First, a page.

Case Study

Honesty

Background

Each year, Her Majesty's Revenue and Customs (HMRC) loses millions of pounds to undeclared income. The department has run several large field studies investigating the effect of Upfront Honesty Prompts (UHDs) on taxpayer dishonesty.

Problem

Two research questions were investigated across multiple lab studies to inform further UHD interventions:

  • Prompt Type: What is the most effective way to deliver an honesty prompt?
  • Prompt Frequency: What is the most effective number of prompts to deliver?

Prompt Type

Two studies, on a total of 6,816 people, tested the effect of prompt types on cheating behavior.  Participants completed coin flip, die roll, and matrix solving tasks, self-reporting the results of each.  When reporting their results, participants could earn extra raffle entries by inflating their scores.

Before a task, randomized participants agreed to an honesty statement by checking a box, signing their name, typing their name, or re-typing the statement: “I commit to providing honest and accurate information in the following task.”  The typed name and statement conditions resulted in fewer cheaters than the control. These differences were statistically significant in both studies. 

Figure 1. Percentage of dishonest participants by prompt type.

Prompt Frequency

The second study added prompt frequency and comprised three tasks a day for three days.  The number of days and times per day that participants received an honesty prompt was randomized, for a maximum of nine total prompts.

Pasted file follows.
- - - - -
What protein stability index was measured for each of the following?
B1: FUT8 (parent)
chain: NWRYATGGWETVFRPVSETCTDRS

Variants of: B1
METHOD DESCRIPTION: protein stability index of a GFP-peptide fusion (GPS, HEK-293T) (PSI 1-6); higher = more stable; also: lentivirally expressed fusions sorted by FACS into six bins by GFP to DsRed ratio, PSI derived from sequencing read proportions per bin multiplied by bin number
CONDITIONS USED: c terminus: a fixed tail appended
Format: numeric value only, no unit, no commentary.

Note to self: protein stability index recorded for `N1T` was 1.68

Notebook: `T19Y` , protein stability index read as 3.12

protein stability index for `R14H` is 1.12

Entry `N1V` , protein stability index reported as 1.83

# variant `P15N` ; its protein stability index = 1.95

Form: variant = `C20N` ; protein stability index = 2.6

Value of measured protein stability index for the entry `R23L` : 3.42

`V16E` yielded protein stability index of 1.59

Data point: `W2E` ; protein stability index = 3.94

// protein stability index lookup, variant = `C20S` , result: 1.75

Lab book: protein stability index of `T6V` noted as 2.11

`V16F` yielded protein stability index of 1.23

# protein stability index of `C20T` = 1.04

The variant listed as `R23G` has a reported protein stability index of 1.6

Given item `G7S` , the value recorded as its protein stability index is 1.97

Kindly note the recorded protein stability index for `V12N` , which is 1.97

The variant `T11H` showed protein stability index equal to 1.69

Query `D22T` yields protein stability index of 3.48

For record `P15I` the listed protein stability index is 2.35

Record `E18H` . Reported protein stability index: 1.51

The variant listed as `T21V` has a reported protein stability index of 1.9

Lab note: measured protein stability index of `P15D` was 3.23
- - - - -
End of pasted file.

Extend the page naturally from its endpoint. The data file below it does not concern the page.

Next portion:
Prompt frequency impacted honesty more than prompt type, with cheating decreasing as the number of prompts increased. The multi-task design also competed prompt repetition against prompt recency, finding that repetition had an equal or greater influence on honesty in five of six tests. Practitioners should test moving the most important section of the tax form (in terms of honesty) to the end to increase the number of prompts beforehand.

Figure 2. Percentage of dishonest participants by prompt frequency.

Policy Implications

Despite limitations of laboratory studies, the findings on prompt frequency and prompt type have clear implications for policy that deserve further examination:

  • Adopt Typed Name Typed Name should be adopted as the prompt type.
  • Adopt Multiple Prompts Honesty prompts should be added to all areas in tax forms where citizens could lie. Multiple prompts do not have negative side effects.
  • Move Important Sections to the End – Tax sections with the highest monetary value (or most expected cheating) should be positioned in places that follow a greater number of honesty prompts.

Test in the Field – Further field experimentation should be employed when implementing these recommendations.